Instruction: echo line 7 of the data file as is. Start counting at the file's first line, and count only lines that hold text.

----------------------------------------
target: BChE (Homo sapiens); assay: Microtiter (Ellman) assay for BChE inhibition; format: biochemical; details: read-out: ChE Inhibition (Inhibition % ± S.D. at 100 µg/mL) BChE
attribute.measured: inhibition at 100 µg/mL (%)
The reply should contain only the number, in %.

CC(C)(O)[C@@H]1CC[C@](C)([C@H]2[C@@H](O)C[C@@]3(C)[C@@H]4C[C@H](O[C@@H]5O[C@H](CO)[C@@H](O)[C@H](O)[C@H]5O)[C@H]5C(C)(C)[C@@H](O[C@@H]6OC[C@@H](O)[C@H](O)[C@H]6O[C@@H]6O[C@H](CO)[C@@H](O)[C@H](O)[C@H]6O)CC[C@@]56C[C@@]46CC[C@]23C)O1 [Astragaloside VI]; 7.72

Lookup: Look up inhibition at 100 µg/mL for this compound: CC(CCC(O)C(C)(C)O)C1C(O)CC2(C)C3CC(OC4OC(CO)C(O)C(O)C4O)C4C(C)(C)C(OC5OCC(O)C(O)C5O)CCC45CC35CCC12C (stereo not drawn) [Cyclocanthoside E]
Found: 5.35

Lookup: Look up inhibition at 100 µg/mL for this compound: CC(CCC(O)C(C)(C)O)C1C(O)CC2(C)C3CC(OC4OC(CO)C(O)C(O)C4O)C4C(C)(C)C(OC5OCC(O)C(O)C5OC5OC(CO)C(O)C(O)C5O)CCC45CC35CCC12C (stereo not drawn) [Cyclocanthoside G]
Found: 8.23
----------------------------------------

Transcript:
Lookup: Look up inhibition at 100 µg/mL for this compound: CC(CCC(O)C(C)(C)O)C1C(O)CC2(C)C3CC(OC4OC(CO)C(O)C(O)C4O)C4C(C)(C)C(OC5OCC(O)C(O)C5OC5OC(CO)C(O)C(O)C5O)CCC45CC35CCC12C (stereo not drawn) [Cyclocanthoside G]